The Tasmanian forest industry’s new ‘Agents of Change’
Supplied by Andrew Duncan, Sustainable Timber Tasmania
The Tasmanian cohort began their leadership training with the Australian Rural Leadership Foundation back in February 2019. At the time, many participants were coming to terms with a busy fire season and catching up on routine tasks, however the first week of the program held at sunny (!) Tarraleah made for a welcome distraction.
The program was all about challenging our pre-conceptions with respect to leadership. As a result, information about the program was kept necessarily vague, and though we arrived with open-minds there was a certain amount of trepidation.
A murder-mystery themed dinner; blind tasting a range of smoothies; reflecting on the differences between a rock and shaving cream; playing catch with fifteen people (and balls) all at the same time and speaking gobbledygook at the top of our voices were just some of the unexpected techniques used to get our attention!
Despite the often left field nature of the first week, we left with a greater understanding of what it means to practice ‘leadership’. So, what did we learn?
Well, most importantly we learnt that leadership is not about a title or position, moreover that those in positions of power do not always make great leaders (and vice-versa). In fact, leadership and associated innovation can, and often does, come from all corners of an organisation or industry.
Leaders disrupt and innovate whereas those in positions of authority seek to maintain order whilst implementing new ideas. It follows then, that leadership is about influencing change, and as fledging leaders we were told to consider ourselves ‘Agents of Change’.
Importantly, as leadership is about change, it was stressed that any change must be well managed. People can cope with change (they may even like it); what they don’t like is change for the sake of it. However, change often means loss at some personal level, and we were reminded to engage, listen and give ownership to those impacted wherever possible.
It was a relief for all of us, especially given the investment made by our sponsor and employers, to discover that when it comes to leadership, anybody can do it. There is no single recipe, but the principles can be taught. The key is to be yourself, use the proven tools and methodologies, and remember that leadership comes with experience (so don’t try and fake it).
When asked to describe the character traits of great leaders, we were quick to identify those larger-than-life extroverts we see in the media. Fortunately, whilst presence, charisma and emotional intelligence are certainly useful, it turns out that its often the quiet ones you must look out for. Put simply, good communication and strong relationships go much further than a loud voice or fancy suit!
Finally, and not surprisingly, we were reminded daily that leadership can be bloody hard work! When seeking to make changes its easy to misread a situation and find yourself on the back foot despite the best intentions. Hardest of all is to leave your ego at the door; leadership requires that we be bold rather than reckless, share the success but own the failures, and take the time to reflect when things don’t quite work out.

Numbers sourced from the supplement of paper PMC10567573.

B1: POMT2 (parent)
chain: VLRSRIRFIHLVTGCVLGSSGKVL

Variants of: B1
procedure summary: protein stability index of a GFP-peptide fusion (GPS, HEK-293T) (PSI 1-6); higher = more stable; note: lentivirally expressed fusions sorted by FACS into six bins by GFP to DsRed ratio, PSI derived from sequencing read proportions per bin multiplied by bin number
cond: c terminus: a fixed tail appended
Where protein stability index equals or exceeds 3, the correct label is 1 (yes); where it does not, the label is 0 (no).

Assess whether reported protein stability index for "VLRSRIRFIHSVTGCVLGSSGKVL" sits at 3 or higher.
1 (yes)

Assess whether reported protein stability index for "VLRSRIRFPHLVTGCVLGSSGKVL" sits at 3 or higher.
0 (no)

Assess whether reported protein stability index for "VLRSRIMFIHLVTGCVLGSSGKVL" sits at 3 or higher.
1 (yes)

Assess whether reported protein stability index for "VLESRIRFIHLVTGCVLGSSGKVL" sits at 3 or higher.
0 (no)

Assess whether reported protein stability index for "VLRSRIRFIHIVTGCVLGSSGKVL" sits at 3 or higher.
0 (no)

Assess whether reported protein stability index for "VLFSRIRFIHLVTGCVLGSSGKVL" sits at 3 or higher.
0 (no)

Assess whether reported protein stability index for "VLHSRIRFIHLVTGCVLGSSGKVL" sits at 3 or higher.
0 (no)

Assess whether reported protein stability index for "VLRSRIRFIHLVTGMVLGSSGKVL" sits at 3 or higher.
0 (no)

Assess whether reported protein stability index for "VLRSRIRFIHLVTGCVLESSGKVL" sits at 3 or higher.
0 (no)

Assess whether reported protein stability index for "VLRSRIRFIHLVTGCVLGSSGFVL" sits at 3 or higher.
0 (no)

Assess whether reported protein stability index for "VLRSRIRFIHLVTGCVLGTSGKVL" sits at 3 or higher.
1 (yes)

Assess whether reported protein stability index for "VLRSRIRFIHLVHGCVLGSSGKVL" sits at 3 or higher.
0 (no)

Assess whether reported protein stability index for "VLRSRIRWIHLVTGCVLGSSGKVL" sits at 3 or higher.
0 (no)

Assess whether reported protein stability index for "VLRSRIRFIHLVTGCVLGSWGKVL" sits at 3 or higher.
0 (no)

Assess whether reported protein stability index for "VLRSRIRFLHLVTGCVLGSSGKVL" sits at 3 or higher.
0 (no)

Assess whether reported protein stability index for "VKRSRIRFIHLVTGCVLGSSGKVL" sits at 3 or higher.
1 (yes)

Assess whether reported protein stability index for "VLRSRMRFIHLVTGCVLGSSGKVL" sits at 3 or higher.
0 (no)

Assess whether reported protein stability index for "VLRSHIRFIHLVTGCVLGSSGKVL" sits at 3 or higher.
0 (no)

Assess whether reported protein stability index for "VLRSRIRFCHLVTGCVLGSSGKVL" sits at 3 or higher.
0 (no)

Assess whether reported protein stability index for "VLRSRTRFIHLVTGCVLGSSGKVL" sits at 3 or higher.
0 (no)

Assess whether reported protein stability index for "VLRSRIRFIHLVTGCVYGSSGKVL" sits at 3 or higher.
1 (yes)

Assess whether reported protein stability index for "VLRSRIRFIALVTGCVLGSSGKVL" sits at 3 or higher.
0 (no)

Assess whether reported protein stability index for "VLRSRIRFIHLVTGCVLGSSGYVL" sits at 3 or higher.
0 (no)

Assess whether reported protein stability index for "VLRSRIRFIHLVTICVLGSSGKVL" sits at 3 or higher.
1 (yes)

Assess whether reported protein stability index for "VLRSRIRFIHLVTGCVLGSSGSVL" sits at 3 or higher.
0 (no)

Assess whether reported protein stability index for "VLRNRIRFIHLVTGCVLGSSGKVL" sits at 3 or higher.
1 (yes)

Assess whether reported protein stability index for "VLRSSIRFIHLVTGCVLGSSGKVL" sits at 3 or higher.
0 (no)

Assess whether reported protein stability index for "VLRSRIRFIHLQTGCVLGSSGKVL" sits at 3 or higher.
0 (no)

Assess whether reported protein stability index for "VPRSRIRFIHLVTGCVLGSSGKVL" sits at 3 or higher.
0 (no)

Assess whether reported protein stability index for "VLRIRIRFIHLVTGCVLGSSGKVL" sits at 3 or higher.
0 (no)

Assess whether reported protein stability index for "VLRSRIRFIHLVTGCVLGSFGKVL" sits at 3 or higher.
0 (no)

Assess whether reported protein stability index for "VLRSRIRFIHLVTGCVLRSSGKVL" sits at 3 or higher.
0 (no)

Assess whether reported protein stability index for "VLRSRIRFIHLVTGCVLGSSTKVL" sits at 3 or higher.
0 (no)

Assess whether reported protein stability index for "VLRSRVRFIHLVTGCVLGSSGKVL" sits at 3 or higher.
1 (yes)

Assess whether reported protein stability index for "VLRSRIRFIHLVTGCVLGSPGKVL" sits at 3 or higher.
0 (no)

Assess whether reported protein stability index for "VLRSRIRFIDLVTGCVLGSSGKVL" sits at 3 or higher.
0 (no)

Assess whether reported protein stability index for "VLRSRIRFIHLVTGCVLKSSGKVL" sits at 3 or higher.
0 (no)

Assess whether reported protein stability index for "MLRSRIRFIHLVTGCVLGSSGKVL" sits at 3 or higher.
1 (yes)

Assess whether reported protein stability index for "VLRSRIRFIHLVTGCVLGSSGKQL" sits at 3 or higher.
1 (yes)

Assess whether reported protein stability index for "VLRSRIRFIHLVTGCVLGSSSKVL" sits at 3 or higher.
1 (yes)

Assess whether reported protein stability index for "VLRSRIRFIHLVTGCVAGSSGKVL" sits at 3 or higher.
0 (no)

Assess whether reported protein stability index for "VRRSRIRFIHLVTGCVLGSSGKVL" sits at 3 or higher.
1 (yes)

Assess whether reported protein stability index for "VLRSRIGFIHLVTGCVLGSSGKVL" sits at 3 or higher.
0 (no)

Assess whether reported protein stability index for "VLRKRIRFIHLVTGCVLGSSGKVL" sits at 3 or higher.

The themes described above were reinforced during the second week of the program held in Canberra. However, before this, we had some homework to do; it was time to put our new-found skills and understanding to good use! Over the intervening period we worked together to identify an opportunity where we could make real change in the forest industry, eventually hitting on the initiative described below.
In no time at all, we headed to Canberra where we got to meet other program participants from Victoria and Queensland. After another busy week of learning, this time a little more orthodox (!), we arrived on the final day at the ‘business end’ of the program; an opportunity to pitch our ideas to industry heads and politicians.
Well we must have done something right; each of the three groups were awarded seed-funding to put our ideas into practice! Later that evening we attended the Australian Forest Products Association annual dinner at Old Parliament House, getting the opportunity to mingle with a broader audience and expand out proposed initiatives.
Our initiative is to promote a diverse forest industry, through two separate but linked actions – a diversity charter that commits organisations to creating and promoting diversity, and a mentoring network tailored to our industry. You will be hearing more about our initiative in the coming months.
For some, the early flight home from Canberra after the AFPA dinner was a little painful! But we left with new friends and memories, not to mention a few ideas about leadership! Over the coming months we are committed to refining our projects as we seek to implement them and look forward to sharing our journey with the TFFPN over the coming months.
Finally, we would each like to thank those at the ARLF ‘For our Future: Forestry Regional Collaborative Leadership Program’, Forest and Wood Products Australia, our respective employers and families, and apologise to all our friends and colleagues who must be tired of hearing about how much fun we had. Keep calm and start leading!